Putting Eagles Out to Sea

Most aviation buffs will agree that within the diverse realm of military aviation, one of the most interesting topics of discussion is aircraft that never were. No, when I say “never were”, I’m most certainly not referring to black aircraft that “don’t exist”. Rather, we’re talking about aircraft designs that barely made it to the prototype stage before getting canned, or worse- they never left the drafting table before the project/concept was scrapped in favor of some other program. The 1970s, in particular, bore a few examples of a bunch of aircraft that never were. Let’s briefly talk about one of them.

The early ’70s saw the United States Navy test the Grumman F-14A Tomcat as a carrier-based fleet defense fighter; the eventual complete replacement for their F-4 Phantom IIs. However, the first problem with the Tomcat that immediately blew into the spotlight (other than its engines which had a nasty habit of stalling during certain maneuvers) was that it was a very costly aircraft. Granted, it fulfilled the needs of the VFX (Naval Fighter Experimental) Program almost perfectly, and looked every bit the part of an air superiority fighter that could actually live up to what Grumman promised it could do. However, money and budgeting has constantly been a concern of many a one-star admiral and above. That’s why in the early ’70s, the Navy very briefly entertained an interesting proposal from McDonnell Douglas. The aircraft they offered would function as an alternative to the costly, heavier and “riskier” F-14 Tomcat. It wasn’t an upgraded Phantom, McDonnell Douglas’ most successful fighter at that point in history, nor was it a clean-sheet design. In fact, the fighter jet MD executives offered the Navy was none other than the F-15 Eagle, then still being tested and developed prior to its integration into the United States Air Force’s inventories.


At a first glance, the aircraft bore no drastic visual departures from the F-15A. It looked very similar, right down to the inclusion of a tailhook which was standard on the Eagle for short-field arrested landings (especially in emergency situations). However, the Eagle needed to be navalized. For storage in close proximity to other aircraft on the flight deck of an aircraft carrier, and for closed storage inside the massive hangar bays of a carrier, the wings would have to be shorted. Since this was impossible to do with the Eagle, the naval version would instead feature folding sections of the wings (a little more than 15.4 feet on both wings) that would lift up into right angles. That solved one problem. The next was the fact that carrier landings are usually very rough on an aircraft. Essentially a very highly-controlled crash, trapping aboard a carrier involves hitting the deck with your wheels and hopefully snagging one of three or four wires stretched across the angled deck. Added to the mix is the roll of the ship (it’s in the middle of the ocean, a bit of swaying is to be expected), and weather conditions. So instead of leaving the navalized F-15 with the Eagle’s original landing gear, McDonnell Douglas promised that if the jet was selected for further development, they’d redo the gear so that it could accommodate violent carrier landings with ease. Third was the tailhook. Yes, the land-based Eagle already came with one stock, but the naval variant would get an even stronger hook, as it would be used far more frequently than the regular F-15’s tailhook. It would have a higher rate of climb, max speed and combat range than the F-14A too. McDonnell Douglas engineers christened the proposed jet the F-15N Sea Eagle (I like to call it Seagle).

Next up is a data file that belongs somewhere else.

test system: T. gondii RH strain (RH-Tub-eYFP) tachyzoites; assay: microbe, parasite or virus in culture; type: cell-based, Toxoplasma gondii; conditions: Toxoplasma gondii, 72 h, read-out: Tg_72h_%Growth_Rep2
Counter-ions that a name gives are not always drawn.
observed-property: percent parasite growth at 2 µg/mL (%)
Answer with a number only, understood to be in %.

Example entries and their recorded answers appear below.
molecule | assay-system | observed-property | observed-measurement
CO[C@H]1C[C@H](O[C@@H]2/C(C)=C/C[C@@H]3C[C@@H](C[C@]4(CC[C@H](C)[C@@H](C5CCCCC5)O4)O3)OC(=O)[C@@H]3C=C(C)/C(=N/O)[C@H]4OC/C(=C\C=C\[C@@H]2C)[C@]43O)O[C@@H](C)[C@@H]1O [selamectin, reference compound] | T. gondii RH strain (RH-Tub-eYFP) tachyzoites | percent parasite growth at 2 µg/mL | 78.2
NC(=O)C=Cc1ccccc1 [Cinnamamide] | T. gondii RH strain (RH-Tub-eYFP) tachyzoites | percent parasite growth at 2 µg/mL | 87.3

The Seagle, however, was afflicted with with a slew of issues that virtually doomed it from the get-go. The Navy (obviously in hindsight) found it less than satisfactory, and judged that the aircraft design failed to meet certain requirements that weren’t actually set for the hypothetical acquisition of such an aircraft, especially considering that the Navy was already gearing up to buy the Tomcat as their fleet-wide solution. Among the most glaring of these issues was the substantial weight of the jet. That, and the aircraft couldn’t carry the AIM-54 Phoenix, a missile the Navy felt showed considerable promise when paired up with the appropriate jet (namely the Tomcat). Temporarily undeterred, McDonnell Douglas got its engineers back to their drafting tables. The redesigned bird was deemed the F-15N-PHX, which would be able to carry (and deploy) a full load of Phoenix missiles. Once again, weight became an issue. The added weight of the missiles to the already-heavy jet would likely have had a significant negative impact on the combat performance of the aircraft, making it a far less feasible fighter to the F-14. The F-15N and F-15N-PHX never made it off the blueprint sheets, instead dying a very quick death after a Senate review in 1973.

16 thoughts on “Putting Eagles Out to Sea

  1. It is time to stop dicking around with the SUPER Hornet and make this happen. Range and firepower are what’s needed. Stealth is nice but its getting more and more negated every day.


  2. They show the TOGW of the Sea Eagle being 46,957 with 4 AIM-54, and they are calling that heavy in the article. The Air Force F-15C has a TOGW of 68K. Why the lighter weight for a Naval variant? And, an internal fuel load of just under 11.7K. The F-14 used to launch regularly at over 70K TOGW. I always thought the Tomcat and Eagle were of similar size and power. That 11.7K fuel load sounds light too. The comparatively small F/A-18E Super Hornet has an internal fuel load that is close to 14K. The numbers don’t add up.


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